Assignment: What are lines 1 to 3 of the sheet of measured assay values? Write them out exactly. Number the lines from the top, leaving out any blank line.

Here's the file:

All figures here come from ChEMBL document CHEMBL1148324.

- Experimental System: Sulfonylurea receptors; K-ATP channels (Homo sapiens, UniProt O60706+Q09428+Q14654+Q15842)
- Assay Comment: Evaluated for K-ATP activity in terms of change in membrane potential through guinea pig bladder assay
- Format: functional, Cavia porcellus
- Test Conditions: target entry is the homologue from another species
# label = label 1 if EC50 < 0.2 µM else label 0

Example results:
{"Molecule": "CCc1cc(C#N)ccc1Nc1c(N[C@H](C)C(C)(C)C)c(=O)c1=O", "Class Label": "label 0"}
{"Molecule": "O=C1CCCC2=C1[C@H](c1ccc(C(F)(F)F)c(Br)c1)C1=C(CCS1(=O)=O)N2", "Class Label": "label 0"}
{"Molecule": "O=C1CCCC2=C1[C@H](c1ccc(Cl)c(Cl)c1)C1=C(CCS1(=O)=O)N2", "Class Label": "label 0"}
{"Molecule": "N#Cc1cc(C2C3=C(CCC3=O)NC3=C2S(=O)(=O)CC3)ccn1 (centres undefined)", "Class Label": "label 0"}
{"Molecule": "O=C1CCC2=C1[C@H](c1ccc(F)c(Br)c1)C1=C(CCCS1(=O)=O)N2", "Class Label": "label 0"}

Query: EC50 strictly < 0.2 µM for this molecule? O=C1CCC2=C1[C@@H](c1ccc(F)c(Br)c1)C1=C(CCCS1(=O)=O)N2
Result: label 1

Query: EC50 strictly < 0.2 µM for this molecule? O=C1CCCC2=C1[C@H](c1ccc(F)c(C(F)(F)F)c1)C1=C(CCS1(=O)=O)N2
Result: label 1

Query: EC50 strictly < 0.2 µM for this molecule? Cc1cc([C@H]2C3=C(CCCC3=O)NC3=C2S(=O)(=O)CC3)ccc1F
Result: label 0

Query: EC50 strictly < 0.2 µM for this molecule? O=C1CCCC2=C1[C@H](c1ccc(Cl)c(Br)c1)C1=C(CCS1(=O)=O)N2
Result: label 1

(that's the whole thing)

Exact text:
All figures here come from ChEMBL document CHEMBL1148324.

- Experimental System: Sulfonylurea receptors; K-ATP channels (Homo sapiens, UniProt O60706+Q09428+Q14654+Q15842)
- Assay Comment: Evaluated for K-ATP activity in terms of change in membrane potential through guinea pig bladder assay